What hill are you currently climbing? Are you traveling a new road for your life? Are you stepping out of what you have always done, and venturing into a new personal or professioinal territory? If these questions or thoughts are in alignment with the hill you're climbing, I would like to suggest that to reach the success you are after, keep looking down.
I learned this lesson while riding in a recent 90-kilometer bicycle event. It was the farthest ride I have done to date, and I wasn't sure if I could complete it. While I knew it was a trip I wanted to take, I was concerned that the length of the ride, combined with some very large hills, would be too difficult for me, even with proper preparation.
On the day of the event, and with the hills looming ahead, I pedaled away, traveling close to the group I entered with. After a few hours on our bikes, and after a quick lunch break, we knew the major hill was next. As it began, I lowered my gears, started up the hill, and positioned my bike next to my friend. As we climbed, I looked down at my front tire, focusing on the road below me, and on occasion, looked over to the site of my friend's bike to the side. As we rode, he began to speak words of encouragment. We can do this! The hill is no big deal.We are doing great. I bet the top of the hill is just around this corner. The only response I could utter back was We are not getting off our bikes!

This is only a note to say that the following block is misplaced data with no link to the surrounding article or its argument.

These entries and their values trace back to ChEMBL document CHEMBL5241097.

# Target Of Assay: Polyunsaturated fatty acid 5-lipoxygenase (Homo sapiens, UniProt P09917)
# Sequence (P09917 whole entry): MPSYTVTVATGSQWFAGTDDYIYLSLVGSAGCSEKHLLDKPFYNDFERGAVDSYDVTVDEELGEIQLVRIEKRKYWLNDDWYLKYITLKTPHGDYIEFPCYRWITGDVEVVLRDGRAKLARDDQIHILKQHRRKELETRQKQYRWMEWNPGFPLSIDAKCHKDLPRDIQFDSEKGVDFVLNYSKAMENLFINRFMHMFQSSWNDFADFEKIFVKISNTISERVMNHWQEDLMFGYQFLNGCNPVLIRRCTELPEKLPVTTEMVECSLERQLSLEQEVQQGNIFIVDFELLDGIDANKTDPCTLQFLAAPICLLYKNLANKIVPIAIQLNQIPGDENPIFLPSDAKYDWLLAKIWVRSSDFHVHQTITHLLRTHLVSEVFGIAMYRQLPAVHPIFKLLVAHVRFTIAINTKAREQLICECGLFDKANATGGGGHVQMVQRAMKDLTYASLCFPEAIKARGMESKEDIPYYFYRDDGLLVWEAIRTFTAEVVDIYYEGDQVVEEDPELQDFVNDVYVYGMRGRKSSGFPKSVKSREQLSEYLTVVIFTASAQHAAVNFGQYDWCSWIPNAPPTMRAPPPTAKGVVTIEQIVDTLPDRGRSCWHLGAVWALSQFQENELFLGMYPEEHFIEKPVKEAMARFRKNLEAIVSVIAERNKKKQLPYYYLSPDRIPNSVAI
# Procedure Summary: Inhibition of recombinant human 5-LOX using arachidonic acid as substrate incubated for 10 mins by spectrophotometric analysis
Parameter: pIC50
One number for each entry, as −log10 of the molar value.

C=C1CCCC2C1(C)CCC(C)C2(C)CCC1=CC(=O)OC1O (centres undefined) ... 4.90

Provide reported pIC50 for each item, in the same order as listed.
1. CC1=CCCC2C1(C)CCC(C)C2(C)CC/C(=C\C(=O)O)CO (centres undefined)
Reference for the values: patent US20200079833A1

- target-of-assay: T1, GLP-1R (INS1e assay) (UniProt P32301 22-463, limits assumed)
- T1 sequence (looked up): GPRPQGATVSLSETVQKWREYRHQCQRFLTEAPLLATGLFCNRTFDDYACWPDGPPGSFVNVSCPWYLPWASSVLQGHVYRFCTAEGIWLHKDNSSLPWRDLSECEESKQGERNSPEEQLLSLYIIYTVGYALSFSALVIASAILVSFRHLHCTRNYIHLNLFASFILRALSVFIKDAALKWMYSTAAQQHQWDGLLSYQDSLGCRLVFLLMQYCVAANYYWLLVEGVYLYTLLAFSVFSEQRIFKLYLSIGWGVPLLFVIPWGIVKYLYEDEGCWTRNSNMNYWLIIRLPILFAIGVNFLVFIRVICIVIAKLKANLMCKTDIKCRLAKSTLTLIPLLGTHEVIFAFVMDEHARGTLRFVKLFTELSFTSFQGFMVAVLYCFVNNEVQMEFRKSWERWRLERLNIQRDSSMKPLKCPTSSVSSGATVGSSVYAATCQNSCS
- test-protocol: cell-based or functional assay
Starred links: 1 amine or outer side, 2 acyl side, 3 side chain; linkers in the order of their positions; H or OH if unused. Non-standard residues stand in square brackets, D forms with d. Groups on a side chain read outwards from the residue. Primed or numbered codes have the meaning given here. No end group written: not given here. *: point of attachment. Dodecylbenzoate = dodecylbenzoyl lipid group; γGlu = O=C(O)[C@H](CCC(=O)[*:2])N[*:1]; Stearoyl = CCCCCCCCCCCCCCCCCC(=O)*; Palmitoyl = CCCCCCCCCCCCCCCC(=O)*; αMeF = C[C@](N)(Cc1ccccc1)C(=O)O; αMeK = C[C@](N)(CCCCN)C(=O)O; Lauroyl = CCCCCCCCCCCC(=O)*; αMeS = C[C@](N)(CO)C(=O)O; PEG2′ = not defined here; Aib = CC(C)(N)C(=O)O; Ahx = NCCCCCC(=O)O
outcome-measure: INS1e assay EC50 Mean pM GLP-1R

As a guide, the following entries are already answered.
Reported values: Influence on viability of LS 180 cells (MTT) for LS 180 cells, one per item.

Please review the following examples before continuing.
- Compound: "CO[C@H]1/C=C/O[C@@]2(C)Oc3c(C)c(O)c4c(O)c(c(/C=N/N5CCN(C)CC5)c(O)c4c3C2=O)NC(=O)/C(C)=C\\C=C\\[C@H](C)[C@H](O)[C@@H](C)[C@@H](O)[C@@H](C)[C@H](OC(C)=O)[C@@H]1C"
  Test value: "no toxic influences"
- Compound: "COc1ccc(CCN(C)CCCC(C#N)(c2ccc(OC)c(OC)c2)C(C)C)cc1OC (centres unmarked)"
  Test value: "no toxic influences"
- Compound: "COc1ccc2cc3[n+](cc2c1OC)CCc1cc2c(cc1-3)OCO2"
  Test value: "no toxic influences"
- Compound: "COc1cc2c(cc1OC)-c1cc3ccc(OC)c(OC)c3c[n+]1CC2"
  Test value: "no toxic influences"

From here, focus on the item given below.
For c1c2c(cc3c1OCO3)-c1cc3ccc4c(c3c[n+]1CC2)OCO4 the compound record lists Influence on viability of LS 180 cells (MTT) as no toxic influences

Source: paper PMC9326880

By looking down, and surrounded by his encouragemnt, the hill that I feared, didn't seem so bad...until I looked up.
When I looked up, and though we were still encouraging each other, I could now see how steep the hill was. Because the road twisted, and trees surrounded the road, it was hard to see when it might end. Immediately my mind spoke: You can't do this. This hill is too high for you. Maybe you should get off your bike and walk. What happens if you can't make it? With each thought, and with the sight of the hill in front, the pedaling took on new effort, and physically I began to feel I wouldn't make it. So I simply looked down again.
I noticed this pattern throughout the ride up the hill. Each time I looked up, the task at hand felt too difficult, and my mind would overwhelm me. When I looked down, my mind would quiet, as I concentrated on the pedaling, the point of the road that I was on, and the words of encouragement I was being surrounded with. When I finally looked up again, we were approaching the top of the hill, a hill I didn't think I would be able to climb.
What did traveling up the hill remind me?
1. To focus on what I have to do right now- stay present
2. To be mindful of the people who I let surround me.
3. There is a mind/body connection.
4. Use lower gears when going up a hill.
5. I like bike riding.
May you climb well! William